Longevity highlights for 2011

Recent analysis of a bisphosphonate treatment for osteoporosis, or age-related loss of bone mass and strength, has turned up an intriguing finding – the treatment considerably improves life expectancy in the recipients. It’s not often that an effect of this magnitude turns up out of the blue in humans in this day and age.
Five extra years of life is a good half the expected effect of regular exercise.
Australian clinical researchers have noted an extraordinary and unexpected benefit of osteoporosis treatment – that people taking bisphosphonates are not only surviving well, better than people without osteoporosis, they appear to be gaining an extra five years of life. … Out of a total cohort of around 2,000, a sub-group of 121 people were treated with bisphosphonates for an average of 3 years. When compared with other sub-groups taking other forms of treatment, such as Vitamin D (with or without calcium) or hormone therapy, the longer life associated with bisphosphonate treatment was marked and clear.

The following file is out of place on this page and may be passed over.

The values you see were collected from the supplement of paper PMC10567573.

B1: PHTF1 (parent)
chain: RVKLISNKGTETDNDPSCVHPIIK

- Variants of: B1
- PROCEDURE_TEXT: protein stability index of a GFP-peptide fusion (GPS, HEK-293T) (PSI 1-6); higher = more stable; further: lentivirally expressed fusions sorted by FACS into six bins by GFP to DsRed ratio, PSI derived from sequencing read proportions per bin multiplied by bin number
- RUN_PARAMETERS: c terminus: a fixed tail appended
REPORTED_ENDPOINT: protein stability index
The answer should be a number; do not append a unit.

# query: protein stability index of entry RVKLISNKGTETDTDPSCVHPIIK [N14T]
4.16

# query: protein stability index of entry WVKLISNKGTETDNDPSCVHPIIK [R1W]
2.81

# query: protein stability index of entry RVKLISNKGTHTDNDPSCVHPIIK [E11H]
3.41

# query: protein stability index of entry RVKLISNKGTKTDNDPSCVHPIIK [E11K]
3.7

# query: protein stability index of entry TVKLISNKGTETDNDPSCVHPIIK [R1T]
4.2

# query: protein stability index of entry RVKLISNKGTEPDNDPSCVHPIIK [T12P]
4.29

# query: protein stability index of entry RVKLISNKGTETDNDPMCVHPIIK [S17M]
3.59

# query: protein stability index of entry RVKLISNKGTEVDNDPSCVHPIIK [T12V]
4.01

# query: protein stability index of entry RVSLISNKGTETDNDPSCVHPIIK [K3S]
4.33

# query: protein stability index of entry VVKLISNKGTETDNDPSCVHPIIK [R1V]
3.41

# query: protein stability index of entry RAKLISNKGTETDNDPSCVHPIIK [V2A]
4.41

Resveratrol and indeed the whole sirtuin endeavor has fallen out of favor in the last year – looking like yet another dead end to add to the annals of overly optimistic pharmaceutical development. I would expect to see much more of this sort of thing until the research community switches more of their focus to working on SENS program goals. Try to fix the damage, not just dig up drugs that alter metabolism a little bit.
Tissue engineering in 2011 has been a matter of leaps and bounds – too many to mention. There has been pancreas regeneration, more engineered trachea transplants, building of urethras, blood vessels, and mouse teeth. Which is not to mention small intestine sections, decellularized lungs, and the construction of a working sphincter. And more; this is what an energetic, well funded field looks like.
The naked mole rat genome was sequenced earlier in the year. This is a big step forward for the contingent of researchers agitating for the genetic comparison of long-lived mammals. Why are they long-lived? What can we learn? The mole rat genome is doing the rounds, and researchers will refine their present investigations of the species’ noteworthy longevity and cancer resistance.